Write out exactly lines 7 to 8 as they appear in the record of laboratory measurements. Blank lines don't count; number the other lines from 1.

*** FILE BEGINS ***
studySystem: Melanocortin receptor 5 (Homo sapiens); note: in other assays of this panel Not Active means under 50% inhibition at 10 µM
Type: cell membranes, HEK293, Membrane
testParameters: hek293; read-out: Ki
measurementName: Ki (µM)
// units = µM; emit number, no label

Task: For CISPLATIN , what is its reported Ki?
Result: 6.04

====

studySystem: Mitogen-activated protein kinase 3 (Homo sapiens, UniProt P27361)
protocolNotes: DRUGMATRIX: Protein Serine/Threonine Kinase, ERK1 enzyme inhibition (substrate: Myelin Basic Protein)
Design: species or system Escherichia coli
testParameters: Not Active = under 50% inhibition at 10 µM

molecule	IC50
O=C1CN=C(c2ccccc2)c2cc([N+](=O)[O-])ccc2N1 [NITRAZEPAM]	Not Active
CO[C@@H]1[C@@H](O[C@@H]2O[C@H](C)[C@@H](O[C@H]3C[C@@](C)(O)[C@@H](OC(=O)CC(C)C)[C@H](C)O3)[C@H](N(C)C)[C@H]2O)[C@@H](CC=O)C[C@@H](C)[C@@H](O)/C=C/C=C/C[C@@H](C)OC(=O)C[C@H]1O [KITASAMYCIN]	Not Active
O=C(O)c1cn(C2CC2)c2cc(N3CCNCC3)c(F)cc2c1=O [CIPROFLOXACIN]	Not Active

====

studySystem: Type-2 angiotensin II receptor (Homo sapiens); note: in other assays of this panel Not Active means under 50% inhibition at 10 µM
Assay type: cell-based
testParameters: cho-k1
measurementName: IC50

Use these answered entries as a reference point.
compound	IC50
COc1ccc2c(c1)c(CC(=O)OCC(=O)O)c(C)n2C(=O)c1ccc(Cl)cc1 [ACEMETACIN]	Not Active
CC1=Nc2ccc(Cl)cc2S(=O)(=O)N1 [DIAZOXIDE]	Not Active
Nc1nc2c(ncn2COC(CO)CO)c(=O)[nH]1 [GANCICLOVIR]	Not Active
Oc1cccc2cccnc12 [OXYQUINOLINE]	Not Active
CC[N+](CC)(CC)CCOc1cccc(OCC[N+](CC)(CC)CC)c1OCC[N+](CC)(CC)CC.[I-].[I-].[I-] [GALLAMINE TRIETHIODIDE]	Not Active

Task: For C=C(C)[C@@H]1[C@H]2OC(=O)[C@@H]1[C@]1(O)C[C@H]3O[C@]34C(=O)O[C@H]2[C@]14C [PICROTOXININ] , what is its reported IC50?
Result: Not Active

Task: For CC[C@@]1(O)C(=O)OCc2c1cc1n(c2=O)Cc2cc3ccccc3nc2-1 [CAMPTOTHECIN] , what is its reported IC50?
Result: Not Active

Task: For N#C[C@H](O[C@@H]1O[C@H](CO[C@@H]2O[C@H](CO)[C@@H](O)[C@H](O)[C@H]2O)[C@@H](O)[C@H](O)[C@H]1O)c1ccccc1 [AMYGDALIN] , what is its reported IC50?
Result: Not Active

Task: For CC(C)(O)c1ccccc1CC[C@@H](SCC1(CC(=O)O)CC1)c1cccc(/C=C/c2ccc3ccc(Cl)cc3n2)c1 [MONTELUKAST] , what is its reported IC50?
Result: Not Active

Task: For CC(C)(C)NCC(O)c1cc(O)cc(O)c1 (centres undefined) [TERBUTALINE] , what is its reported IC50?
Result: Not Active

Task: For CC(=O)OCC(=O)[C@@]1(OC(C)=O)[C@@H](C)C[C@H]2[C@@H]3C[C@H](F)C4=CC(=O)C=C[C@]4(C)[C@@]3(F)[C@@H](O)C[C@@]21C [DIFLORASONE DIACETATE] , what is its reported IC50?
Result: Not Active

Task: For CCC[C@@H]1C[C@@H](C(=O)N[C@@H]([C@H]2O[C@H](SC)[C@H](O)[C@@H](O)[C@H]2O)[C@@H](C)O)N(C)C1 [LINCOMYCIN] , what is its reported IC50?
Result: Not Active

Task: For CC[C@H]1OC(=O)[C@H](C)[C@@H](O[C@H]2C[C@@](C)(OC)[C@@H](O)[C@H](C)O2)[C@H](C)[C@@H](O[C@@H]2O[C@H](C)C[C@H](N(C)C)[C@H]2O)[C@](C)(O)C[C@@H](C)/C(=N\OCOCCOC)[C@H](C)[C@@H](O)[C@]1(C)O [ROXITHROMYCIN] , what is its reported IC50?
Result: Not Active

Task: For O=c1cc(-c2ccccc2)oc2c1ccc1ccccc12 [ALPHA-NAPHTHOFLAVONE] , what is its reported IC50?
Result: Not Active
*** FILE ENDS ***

Result: 6.04

====